“BMC has 106 departments, and each of them has its own committee to deal with any sexual harassment cases. Also, the municipal body is running an awareness programme every month,” said a senior BMC official on condition of anonymity. “The city-based non-governmental organization, Savitribai Phule Gender Resource Centre is helping the municipal corporation to formulate rules as well as for redressal,” said the official.
Industry experts say data show that women working in the corporate sector have started to raise their voice against sexual harassment at the workplace, something considered taboo just a few years ago.
An Axis Bank spokesperson said the bank has a zero tolerance towards sexual harassment. The bank has constituted an internal complaints committee of 41 members who have been appointed from various regions across the country. An ICICI Bank spokesperson said, “We would definitely want the numbers to reduce significantly. However, reduction in reported numbers should not come at the cost of our colleagues under-reporting such incidences.”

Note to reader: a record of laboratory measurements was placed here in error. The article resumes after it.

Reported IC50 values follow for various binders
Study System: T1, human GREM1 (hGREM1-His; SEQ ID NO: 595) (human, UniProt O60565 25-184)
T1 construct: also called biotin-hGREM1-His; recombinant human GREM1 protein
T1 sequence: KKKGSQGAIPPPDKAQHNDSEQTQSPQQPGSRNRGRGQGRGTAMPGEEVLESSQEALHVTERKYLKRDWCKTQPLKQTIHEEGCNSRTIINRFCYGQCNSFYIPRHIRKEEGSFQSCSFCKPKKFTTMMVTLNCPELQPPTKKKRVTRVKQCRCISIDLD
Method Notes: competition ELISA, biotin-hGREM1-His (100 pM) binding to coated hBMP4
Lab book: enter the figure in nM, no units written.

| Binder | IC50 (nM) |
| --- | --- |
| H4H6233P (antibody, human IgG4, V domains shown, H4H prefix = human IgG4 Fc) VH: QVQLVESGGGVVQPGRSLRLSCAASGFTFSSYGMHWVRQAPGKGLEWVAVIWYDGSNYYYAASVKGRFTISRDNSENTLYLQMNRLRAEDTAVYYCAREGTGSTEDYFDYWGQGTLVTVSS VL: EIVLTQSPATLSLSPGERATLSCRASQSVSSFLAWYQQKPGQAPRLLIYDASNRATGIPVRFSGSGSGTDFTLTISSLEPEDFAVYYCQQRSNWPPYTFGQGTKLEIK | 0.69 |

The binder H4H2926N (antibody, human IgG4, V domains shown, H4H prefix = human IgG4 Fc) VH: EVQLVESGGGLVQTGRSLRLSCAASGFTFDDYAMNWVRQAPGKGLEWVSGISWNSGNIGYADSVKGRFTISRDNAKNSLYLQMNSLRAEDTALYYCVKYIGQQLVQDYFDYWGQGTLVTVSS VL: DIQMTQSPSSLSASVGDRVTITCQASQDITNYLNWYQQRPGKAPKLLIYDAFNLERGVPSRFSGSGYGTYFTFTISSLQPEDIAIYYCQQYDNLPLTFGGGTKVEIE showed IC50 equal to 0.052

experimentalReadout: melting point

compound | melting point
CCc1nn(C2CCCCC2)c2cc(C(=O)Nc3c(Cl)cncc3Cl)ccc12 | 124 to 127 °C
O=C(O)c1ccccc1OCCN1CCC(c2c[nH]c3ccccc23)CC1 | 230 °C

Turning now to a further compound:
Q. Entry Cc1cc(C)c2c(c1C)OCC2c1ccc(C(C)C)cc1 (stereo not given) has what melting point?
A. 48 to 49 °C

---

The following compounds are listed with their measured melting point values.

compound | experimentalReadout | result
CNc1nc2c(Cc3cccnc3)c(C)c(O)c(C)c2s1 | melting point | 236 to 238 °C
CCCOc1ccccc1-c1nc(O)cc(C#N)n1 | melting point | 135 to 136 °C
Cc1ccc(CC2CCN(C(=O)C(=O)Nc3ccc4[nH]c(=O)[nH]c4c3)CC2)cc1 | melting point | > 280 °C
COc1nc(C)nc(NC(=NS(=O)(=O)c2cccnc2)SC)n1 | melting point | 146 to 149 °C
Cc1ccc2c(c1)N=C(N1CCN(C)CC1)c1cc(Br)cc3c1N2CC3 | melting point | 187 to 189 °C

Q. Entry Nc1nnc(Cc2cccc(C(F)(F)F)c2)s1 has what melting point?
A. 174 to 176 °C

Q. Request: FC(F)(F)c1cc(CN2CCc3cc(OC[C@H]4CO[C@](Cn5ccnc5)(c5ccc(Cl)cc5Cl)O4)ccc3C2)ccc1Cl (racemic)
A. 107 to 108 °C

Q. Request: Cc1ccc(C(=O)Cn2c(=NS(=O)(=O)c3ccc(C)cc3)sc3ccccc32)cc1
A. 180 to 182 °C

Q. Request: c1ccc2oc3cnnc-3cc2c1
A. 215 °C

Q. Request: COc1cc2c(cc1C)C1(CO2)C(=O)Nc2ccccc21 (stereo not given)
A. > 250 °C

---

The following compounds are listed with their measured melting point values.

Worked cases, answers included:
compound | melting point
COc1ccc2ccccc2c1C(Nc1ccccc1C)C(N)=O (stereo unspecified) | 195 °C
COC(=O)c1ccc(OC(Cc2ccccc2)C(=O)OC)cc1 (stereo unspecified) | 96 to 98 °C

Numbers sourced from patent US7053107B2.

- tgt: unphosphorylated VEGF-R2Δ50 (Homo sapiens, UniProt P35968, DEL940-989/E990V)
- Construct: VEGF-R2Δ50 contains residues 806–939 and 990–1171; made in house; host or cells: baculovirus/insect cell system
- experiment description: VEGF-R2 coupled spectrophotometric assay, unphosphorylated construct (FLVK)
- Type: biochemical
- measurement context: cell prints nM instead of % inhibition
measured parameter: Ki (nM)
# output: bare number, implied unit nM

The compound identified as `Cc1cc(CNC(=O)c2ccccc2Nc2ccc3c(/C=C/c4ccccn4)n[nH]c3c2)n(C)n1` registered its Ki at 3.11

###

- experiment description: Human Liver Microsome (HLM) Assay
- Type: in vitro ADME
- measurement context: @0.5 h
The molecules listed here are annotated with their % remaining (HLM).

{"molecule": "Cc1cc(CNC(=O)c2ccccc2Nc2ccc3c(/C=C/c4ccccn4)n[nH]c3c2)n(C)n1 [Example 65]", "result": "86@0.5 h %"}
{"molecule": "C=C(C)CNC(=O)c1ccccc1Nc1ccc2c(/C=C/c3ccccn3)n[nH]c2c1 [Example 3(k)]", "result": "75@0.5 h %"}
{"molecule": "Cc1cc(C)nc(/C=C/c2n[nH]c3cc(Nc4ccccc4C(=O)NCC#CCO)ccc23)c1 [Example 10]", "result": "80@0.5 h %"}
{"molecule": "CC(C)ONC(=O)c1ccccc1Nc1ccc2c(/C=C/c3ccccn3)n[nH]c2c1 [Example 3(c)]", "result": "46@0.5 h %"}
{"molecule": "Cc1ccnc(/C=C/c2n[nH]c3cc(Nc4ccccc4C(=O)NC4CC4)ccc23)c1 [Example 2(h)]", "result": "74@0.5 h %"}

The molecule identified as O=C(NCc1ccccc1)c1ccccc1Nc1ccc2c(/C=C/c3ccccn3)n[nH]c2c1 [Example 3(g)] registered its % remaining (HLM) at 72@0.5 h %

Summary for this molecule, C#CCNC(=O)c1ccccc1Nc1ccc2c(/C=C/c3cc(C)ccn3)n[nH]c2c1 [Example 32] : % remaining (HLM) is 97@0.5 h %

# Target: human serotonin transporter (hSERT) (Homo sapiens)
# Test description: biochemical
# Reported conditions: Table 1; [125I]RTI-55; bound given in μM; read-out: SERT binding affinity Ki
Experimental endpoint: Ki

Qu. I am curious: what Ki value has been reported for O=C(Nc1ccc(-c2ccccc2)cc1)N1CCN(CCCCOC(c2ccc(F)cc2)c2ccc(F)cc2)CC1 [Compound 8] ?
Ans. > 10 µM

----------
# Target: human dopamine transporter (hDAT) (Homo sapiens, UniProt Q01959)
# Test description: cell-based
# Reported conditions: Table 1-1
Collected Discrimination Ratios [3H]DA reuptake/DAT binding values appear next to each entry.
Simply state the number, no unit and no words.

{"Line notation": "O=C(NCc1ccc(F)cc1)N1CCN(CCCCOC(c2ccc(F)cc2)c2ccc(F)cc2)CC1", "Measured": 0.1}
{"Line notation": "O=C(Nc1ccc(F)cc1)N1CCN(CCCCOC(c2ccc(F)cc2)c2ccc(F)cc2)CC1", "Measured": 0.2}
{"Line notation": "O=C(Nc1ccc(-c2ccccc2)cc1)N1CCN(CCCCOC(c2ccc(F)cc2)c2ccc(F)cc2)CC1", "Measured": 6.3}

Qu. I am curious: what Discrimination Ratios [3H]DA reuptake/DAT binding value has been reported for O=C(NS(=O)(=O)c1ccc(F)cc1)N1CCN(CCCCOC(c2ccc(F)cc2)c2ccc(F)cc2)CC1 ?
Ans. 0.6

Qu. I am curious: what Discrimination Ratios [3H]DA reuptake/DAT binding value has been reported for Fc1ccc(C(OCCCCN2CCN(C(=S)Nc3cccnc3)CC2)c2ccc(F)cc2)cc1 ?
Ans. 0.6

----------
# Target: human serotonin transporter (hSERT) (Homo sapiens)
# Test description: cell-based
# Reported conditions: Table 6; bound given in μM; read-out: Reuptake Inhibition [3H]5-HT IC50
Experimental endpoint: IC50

However, industry experts feel that companies are not doing enough to address the issue or build confidence among employees.
“I still believe that corporates are not doing enough as far as awareness is concerned. I think that last year, Tech Mahindra would have done significant interventions for creating awareness and reassuring women that they can complain without any fear. Complaints do not necessarily signify bad work culture but may point to a greater empowering environment for women,” said Kedia.
Data show Tech Mahindra had 28 reported cases of sexual harassment at work in FY18, compared with none during the previous two years. Email queries to Tech Mahindra, TCS and the PSUs mentioned in the story remained unanswered till the time of filing the story.
Ashwin Ramarathinam contributed to this story.